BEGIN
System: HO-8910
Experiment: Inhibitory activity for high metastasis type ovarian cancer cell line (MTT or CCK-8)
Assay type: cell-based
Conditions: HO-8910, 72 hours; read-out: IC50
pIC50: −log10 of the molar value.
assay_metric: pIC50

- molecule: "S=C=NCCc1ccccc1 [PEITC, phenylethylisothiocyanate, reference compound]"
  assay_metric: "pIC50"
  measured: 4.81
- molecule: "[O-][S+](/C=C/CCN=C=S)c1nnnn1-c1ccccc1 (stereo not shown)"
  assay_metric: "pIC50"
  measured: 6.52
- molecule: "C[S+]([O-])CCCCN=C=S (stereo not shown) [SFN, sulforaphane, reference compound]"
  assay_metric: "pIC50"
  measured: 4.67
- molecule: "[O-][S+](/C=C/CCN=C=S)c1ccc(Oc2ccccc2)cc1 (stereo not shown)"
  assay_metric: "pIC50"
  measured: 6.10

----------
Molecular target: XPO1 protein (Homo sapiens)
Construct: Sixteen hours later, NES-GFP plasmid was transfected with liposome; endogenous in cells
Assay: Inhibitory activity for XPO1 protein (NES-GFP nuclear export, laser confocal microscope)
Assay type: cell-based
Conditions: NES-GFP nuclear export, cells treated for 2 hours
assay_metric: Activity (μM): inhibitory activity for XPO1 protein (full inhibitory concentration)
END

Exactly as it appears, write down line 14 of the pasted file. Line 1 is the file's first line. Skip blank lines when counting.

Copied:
  assay_metric: "pIC50"